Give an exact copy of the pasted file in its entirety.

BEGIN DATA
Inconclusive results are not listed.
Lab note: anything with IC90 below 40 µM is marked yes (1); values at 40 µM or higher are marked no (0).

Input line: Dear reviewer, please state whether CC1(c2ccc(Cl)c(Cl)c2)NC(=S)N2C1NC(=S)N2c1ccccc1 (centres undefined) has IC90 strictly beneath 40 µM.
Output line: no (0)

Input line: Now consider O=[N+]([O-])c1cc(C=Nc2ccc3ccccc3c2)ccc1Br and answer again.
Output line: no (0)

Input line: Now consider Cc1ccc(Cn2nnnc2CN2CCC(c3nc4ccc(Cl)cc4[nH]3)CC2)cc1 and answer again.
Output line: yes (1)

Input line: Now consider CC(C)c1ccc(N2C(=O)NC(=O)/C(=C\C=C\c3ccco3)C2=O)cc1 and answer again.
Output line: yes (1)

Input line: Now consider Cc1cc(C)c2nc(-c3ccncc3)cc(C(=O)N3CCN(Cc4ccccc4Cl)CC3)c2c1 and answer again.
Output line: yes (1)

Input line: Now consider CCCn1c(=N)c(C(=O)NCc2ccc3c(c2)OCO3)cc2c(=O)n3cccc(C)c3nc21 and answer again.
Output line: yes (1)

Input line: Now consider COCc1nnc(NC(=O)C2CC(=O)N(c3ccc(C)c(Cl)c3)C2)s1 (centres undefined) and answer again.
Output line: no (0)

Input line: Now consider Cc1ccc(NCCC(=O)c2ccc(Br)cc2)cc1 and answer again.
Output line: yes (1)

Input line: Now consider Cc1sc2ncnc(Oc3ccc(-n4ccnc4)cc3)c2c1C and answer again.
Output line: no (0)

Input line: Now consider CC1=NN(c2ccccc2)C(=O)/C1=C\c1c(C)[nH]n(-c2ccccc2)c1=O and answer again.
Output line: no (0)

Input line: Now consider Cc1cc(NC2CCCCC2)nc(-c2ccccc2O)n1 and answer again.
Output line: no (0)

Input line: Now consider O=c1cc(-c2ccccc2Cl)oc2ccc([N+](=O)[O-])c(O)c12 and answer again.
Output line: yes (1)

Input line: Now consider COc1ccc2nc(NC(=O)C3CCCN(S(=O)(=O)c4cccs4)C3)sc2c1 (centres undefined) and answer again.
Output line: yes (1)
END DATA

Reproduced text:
Inconclusive results are not listed.
Lab note: anything with IC90 below 40 µM is marked yes (1); values at 40 µM or higher are marked no (0).

Input line: Dear reviewer, please state whether CC1(c2ccc(Cl)c(Cl)c2)NC(=S)N2C1NC(=S)N2c1ccccc1 (centres undefined) has IC90 strictly beneath 40 µM.
Output line: no (0)

Input line: Now consider O=[N+]([O-])c1cc(C=Nc2ccc3ccccc3c2)ccc1Br and answer again.
Output line: no (0)

Input line: Now consider Cc1ccc(Cn2nnnc2CN2CCC(c3nc4ccc(Cl)cc4[nH]3)CC2)cc1 and answer again.
Output line: yes (1)

Input line: Now consider CC(C)c1ccc(N2C(=O)NC(=O)/C(=C\C=C\c3ccco3)C2=O)cc1 and answer again.
Output line: yes (1)

Input line: Now consider Cc1cc(C)c2nc(-c3ccncc3)cc(C(=O)N3CCN(Cc4ccccc4Cl)CC3)c2c1 and answer again.
Output line: yes (1)

Input line: Now consider CCCn1c(=N)c(C(=O)NCc2ccc3c(c2)OCO3)cc2c(=O)n3cccc(C)c3nc21 and answer again.
Output line: yes (1)

Input line: Now consider COCc1nnc(NC(=O)C2CC(=O)N(c3ccc(C)c(Cl)c3)C2)s1 (centres undefined) and answer again.
Output line: no (0)

Input line: Now consider Cc1ccc(NCCC(=O)c2ccc(Br)cc2)cc1 and answer again.
Output line: yes (1)

Input line: Now consider Cc1sc2ncnc(Oc3ccc(-n4ccnc4)cc3)c2c1C and answer again.
Output line: no (0)

Input line: Now consider CC1=NN(c2ccccc2)C(=O)/C1=C\c1c(C)[nH]n(-c2ccccc2)c1=O and answer again.
Output line: no (0)

Input line: Now consider Cc1cc(NC2CCCCC2)nc(-c2ccccc2O)n1 and answer again.
Output line: no (0)

Input line: Now consider O=c1cc(-c2ccccc2Cl)oc2ccc([N+](=O)[O-])c(O)c12 and answer again.
Output line: yes (1)

Input line: Now consider COc1ccc2nc(NC(=O)C3CCCN(S(=O)(=O)c4cccs4)C3)sc2c1 (centres undefined) and answer again.
Output line: yes (1)